Ramping up from zero to 100 developers in months; implementing 160 screens, 114 batch programs and more than 6,000 pension rules for the rules engine.
Completing 115,000 tests in 35 parallel environments.
To carry out the pension reforms and ultimately achieve high performance, in 2006 NAV selected Accenture as the pension program’s primary contractor and cooperation partner. Building on a strong, years-old relationship between the two organizations, Accenture assumed responsibility for all aspects of program management and implementation—from design, through testing and integration to change management and deployment.
Accenture was chosen for its global resources and breadth of skills in business process reengineering, technology architecture, program management, change management, learning programs—as well as for its strong track record in end-to-end delivery of large, complex environments that deliver measurable results.
Working as NAV’s cooperation partner, Accenture was responsible for the full scope of delivering changes to the pension program. As well as developing and overseeing the five-year deployment plan, Accenture drew on its proprietary Delivery Methods methodology and leading practices from other pension administration engagements to ensure the success of this vital initiative.
Over five years, NAV invested US$500 million to launch a new system by the mandated deadline wherein users can apply for benefits online with just two clicks. A simple, flexible self-service portal is at the heart of the new multichannel, customer-centric strategy. To enable Norwegians to make informed pension decisions, this one-stop portal—www.nav.no—has been fully integrated with private pension providers, centralized case handling, fully automated pension administration processes and a national call center solution.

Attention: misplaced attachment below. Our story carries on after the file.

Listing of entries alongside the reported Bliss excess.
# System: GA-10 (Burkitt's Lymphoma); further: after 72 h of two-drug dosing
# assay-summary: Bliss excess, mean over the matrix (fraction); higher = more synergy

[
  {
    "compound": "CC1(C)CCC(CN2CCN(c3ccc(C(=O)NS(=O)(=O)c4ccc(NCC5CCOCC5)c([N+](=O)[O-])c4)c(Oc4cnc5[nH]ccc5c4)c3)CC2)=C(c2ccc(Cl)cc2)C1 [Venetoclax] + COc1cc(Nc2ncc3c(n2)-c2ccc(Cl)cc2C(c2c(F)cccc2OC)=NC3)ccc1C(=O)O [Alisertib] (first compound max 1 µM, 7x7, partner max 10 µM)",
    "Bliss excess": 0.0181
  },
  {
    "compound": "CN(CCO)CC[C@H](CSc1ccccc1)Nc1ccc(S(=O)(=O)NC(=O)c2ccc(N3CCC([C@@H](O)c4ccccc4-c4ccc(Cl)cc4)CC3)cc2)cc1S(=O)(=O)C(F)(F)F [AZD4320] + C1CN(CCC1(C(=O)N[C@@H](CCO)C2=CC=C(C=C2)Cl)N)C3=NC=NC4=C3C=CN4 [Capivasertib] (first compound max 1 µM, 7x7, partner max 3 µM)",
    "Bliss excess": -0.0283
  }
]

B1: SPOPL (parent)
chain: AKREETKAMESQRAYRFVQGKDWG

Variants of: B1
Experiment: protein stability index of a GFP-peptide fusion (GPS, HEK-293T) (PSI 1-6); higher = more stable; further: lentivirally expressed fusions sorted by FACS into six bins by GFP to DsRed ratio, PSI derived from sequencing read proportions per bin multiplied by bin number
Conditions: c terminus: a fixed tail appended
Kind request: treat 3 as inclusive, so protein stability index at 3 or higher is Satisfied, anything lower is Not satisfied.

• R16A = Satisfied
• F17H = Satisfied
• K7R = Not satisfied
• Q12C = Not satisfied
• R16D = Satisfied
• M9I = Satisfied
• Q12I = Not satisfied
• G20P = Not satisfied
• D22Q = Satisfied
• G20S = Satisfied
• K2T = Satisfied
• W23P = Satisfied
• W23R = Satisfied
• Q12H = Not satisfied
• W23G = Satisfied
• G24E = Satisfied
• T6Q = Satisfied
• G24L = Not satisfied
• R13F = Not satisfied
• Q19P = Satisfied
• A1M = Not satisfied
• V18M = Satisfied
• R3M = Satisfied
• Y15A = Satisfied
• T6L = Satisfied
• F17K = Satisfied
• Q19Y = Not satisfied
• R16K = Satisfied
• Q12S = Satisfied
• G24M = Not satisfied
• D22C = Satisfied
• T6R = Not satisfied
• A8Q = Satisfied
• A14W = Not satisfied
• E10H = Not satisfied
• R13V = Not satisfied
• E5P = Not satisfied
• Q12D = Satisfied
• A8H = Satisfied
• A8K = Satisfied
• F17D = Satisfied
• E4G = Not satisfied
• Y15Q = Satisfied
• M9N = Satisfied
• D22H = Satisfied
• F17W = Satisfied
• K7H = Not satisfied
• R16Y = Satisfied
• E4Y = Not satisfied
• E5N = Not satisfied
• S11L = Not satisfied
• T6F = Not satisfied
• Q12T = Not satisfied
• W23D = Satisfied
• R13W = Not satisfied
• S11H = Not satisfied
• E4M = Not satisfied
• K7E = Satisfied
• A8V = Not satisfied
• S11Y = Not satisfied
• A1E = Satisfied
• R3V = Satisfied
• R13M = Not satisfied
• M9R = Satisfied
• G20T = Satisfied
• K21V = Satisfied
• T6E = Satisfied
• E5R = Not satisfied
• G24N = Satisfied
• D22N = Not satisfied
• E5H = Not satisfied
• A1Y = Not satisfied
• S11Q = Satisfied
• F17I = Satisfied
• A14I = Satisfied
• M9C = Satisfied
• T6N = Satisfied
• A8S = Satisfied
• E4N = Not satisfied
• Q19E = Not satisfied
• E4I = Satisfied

NAV and Accenture achieved success by focusing on five priority areas:
Implemented information technology solutions through a new pension portal linked to a new, back-end, centralized service-oriented architecture case-handling system.
Revamped and automated all pension-administration processes.
Established five national production centers that centralize case work.
Set up a new self-service solution and developed benefits guidance information for citizens that is delivered through 465 municipal offices.
Set up a national call center to enhance customer service, alleviate extra workload on local units, centralize competence and optimize case-handling processes.
These initiatives were accompanied with extensive skill training, learning and change management efforts. The final phase of the program rolled out all initiatives based on the new regulations. This was supported by a nationwide public awareness campaign to convince a hesitant population of older citizens to adopt online self-service.